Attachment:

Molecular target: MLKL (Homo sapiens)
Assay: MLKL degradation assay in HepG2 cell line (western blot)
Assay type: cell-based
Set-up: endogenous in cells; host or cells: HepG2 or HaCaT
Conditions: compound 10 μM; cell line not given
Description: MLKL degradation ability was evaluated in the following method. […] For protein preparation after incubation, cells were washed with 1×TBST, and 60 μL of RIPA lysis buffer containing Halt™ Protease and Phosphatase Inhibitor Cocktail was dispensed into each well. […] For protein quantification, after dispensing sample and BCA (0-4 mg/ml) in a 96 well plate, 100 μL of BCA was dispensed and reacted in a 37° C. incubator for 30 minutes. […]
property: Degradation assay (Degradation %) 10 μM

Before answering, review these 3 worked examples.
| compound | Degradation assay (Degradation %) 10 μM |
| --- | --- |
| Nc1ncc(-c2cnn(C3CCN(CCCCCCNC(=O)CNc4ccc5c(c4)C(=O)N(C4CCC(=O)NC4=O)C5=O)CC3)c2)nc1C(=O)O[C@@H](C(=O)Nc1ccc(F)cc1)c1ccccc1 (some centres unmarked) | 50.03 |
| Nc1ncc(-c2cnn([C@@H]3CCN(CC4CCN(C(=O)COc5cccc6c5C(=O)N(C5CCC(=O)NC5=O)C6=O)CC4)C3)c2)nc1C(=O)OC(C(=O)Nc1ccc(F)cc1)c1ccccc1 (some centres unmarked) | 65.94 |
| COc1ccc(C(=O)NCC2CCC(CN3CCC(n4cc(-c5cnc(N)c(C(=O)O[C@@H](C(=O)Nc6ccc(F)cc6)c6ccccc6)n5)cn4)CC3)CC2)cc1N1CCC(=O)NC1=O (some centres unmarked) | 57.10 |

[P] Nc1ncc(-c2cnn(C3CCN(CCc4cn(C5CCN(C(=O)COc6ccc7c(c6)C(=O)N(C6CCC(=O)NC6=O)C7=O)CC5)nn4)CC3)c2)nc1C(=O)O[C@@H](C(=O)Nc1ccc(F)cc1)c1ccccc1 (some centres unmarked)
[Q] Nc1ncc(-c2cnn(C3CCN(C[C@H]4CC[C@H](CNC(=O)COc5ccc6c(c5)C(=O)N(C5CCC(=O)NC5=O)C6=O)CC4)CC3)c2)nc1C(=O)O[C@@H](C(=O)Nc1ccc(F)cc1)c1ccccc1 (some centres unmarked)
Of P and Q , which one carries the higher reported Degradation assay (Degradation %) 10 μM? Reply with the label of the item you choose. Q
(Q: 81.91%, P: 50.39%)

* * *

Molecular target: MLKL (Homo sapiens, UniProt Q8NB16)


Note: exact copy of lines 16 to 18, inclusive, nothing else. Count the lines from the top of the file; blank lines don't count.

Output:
Of P and Q , which one carries the higher reported Degradation assay (Degradation %) 10 μM? Reply with the label of the item you choose. Q
(Q: 81.91%, P: 50.39%)

* * *